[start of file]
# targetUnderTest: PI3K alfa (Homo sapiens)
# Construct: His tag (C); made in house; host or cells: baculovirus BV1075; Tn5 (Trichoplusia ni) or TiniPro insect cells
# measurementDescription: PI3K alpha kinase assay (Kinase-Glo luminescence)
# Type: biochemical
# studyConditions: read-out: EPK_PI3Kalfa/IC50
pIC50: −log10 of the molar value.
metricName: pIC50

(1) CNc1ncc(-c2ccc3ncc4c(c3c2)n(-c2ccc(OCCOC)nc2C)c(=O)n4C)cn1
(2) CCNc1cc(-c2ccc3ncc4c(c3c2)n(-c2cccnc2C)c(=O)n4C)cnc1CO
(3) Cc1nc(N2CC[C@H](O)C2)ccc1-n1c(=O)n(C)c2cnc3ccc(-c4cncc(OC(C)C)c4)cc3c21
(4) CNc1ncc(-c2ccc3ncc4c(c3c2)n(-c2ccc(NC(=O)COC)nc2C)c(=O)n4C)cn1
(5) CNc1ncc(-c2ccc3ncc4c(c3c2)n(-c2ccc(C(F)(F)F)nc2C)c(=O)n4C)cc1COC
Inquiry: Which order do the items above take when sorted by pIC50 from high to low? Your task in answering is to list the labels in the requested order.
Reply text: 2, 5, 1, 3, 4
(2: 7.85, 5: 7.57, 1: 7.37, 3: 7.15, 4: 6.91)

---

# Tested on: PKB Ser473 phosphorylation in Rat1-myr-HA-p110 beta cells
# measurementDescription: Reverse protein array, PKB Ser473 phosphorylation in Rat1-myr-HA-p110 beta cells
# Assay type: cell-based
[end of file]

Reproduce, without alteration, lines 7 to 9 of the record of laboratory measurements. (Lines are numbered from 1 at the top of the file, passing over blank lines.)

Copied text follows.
metricName: pIC50

(1) CNc1ncc(-c2ccc3ncc4c(c3c2)n(-c2ccc(OCCOC)nc2C)c(=O)n4C)cn1
(2) CCNc1cc(-c2ccc3ncc4c(c3c2)n(-c2cccnc2C)c(=O)n4C)cnc1CO